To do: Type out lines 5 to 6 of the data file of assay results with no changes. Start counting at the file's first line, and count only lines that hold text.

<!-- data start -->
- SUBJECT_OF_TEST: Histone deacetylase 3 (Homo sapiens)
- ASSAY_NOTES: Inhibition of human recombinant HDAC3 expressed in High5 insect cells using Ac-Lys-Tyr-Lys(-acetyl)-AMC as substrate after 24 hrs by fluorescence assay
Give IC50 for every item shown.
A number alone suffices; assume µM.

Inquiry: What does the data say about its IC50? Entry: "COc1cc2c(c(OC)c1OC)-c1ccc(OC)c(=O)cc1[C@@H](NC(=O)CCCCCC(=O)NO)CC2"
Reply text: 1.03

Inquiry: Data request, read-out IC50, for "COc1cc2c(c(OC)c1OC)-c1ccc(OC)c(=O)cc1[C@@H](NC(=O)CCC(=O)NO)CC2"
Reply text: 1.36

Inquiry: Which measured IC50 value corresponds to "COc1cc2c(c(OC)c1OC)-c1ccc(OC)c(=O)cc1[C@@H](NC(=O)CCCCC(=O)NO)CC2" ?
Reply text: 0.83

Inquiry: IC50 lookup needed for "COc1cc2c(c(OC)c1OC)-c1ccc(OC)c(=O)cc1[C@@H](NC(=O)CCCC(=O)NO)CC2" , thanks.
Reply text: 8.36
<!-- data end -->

Inquiry: What does the data say about its IC50? Entry: "COc1cc2c(c(OC)c1OC)-c1ccc(OC)c(=O)cc1[C@@H](NC(=O)CCCCCC(=O)NO)CC2"
Reply text: 1.03